It helps keep the creative juices flowing.
You see exactly what problems other people think they've identified in the world and how they're going about building solutions for it. Since then, I've found it pretty easy to maintain a list of potential app, electrical engineering, or website ideas.
If the rare event nothing promising comes from that, I'll use Twitter's advanced search and look for phrases like "I wish there was an app" or similar queries to see if I can find a diamond in the rough.
Finally, if I'm really desperate, I'll use a site I made when I was trying to practice some web development skills called GitRandom. In essence, it randomly suggests novel GitHub repositories to look at filtered by language and topic. This approach has helped me discover new niches and provided a jumping-off point for future ideas and/or offered a new perspective on an old idea.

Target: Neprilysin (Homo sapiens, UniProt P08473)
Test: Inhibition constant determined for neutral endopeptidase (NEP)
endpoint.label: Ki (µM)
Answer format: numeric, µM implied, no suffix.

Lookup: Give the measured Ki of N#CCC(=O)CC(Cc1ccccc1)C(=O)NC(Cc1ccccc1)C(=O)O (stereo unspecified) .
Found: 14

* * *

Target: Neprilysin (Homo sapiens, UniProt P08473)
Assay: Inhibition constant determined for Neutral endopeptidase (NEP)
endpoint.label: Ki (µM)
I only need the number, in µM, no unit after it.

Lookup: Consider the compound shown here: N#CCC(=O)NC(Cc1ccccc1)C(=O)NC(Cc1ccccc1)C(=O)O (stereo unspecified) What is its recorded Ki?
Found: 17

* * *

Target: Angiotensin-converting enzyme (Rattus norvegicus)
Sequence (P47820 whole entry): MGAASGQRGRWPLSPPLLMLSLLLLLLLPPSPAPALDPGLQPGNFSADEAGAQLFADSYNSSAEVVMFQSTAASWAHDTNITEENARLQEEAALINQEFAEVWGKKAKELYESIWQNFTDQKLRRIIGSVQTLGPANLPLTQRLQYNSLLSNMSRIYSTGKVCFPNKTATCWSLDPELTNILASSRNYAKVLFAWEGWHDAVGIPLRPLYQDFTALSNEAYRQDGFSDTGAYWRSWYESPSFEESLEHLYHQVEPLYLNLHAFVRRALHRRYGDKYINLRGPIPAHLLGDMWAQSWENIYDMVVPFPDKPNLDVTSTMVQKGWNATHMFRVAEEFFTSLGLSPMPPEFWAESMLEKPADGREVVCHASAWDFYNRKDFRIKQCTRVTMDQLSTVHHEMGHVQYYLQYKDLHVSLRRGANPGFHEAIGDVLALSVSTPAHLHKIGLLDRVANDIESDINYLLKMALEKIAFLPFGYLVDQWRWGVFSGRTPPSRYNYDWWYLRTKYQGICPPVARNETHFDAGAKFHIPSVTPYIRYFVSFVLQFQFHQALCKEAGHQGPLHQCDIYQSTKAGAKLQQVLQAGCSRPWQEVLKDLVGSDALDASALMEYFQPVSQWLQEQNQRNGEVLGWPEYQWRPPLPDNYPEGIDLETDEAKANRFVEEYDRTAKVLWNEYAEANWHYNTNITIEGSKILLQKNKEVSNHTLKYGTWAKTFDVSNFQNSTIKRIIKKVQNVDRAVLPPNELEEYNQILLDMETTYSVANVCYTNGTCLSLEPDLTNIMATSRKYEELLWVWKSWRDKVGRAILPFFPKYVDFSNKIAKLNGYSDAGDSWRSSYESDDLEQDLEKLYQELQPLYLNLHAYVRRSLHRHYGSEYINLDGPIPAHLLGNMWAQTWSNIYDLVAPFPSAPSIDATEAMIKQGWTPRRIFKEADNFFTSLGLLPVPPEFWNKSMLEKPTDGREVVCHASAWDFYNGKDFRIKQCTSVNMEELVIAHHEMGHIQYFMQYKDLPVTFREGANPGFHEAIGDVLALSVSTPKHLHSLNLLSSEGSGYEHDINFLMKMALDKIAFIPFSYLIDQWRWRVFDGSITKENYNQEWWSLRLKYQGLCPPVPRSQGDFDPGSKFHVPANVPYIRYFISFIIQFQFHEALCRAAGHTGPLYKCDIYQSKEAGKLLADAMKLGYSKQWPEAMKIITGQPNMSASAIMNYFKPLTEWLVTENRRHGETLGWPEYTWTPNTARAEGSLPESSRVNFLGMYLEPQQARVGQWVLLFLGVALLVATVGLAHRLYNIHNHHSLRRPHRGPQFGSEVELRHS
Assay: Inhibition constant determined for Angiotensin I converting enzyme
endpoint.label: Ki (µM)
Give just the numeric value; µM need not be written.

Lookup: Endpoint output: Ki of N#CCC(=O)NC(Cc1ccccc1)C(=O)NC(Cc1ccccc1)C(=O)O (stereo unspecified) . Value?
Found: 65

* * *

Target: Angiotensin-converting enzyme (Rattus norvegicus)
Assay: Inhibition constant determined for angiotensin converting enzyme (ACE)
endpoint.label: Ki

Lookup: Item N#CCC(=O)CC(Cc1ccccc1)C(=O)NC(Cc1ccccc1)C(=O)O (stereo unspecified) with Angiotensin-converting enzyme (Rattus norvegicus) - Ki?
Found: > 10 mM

Graphics & Marketing
I'm absolutely awful at graphics and marketing. You've already seen the first app I tried to design myself...
So, I try and outsource design as much as I can.
There's plenty of other sites to find free UI Kits that you can use.
When I need to make the final app icon, I use MakeAppIcon which will automatically generate all of the correct resolutions of the app icon you need to submit to the App Store. You can just upload your high-res app icon (1024 x 1024) and they'll email you once it's done processing.
If I have a little bit of a budget, I'll use GraphicRiver or Fiverr to get higher-quality graphics and designs. I've found when you stick to highly rated sellers on Fiverr you get pretty reasonable results.
For example, I was able to able to get my entire Walking Routes app designed for $12.50.
This is exactly what I received from the seller: